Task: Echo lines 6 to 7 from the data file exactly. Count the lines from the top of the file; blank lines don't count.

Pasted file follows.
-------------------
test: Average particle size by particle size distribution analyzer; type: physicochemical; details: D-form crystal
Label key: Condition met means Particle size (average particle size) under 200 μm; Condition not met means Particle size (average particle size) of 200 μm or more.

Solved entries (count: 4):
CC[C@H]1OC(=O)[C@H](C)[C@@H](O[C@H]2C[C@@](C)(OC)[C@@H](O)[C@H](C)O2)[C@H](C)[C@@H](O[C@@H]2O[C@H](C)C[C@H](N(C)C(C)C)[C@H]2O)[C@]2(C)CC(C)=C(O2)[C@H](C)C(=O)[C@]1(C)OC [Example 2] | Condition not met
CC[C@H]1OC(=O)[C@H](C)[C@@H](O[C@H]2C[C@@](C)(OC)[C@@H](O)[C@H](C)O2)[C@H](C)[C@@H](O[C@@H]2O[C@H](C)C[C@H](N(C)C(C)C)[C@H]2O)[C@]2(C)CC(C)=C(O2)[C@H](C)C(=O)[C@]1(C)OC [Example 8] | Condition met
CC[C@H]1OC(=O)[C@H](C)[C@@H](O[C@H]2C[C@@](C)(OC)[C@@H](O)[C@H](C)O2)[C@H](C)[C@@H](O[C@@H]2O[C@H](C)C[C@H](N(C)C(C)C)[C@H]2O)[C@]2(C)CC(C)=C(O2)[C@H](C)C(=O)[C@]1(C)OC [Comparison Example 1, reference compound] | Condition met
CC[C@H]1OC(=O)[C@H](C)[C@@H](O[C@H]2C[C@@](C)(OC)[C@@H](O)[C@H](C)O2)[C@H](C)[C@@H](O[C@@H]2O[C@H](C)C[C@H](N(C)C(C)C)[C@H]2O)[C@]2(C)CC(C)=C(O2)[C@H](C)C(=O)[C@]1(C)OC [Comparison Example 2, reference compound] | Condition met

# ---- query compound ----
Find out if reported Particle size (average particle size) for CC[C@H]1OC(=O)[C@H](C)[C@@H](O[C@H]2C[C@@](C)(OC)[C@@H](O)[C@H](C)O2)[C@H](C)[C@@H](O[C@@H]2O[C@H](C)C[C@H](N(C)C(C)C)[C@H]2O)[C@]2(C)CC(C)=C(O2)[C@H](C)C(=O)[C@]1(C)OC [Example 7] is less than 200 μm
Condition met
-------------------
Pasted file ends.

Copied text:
CC[C@H]1OC(=O)[C@H](C)[C@@H](O[C@H]2C[C@@](C)(OC)[C@@H](O)[C@H](C)O2)[C@H](C)[C@@H](O[C@@H]2O[C@H](C)C[C@H](N(C)C(C)C)[C@H]2O)[C@]2(C)CC(C)=C(O2)[C@H](C)C(=O)[C@]1(C)OC [Comparison Example 1, reference compound] | Condition met
CC[C@H]1OC(=O)[C@H](C)[C@@H](O[C@H]2C[C@@](C)(OC)[C@@H](O)[C@H](C)O2)[C@H](C)[C@@H](O[C@@H]2O[C@H](C)C[C@H](N(C)C(C)C)[C@H]2O)[C@]2(C)CC(C)=C(O2)[C@H](C)C(=O)[C@]1(C)OC [Comparison Example 2, reference compound] | Condition met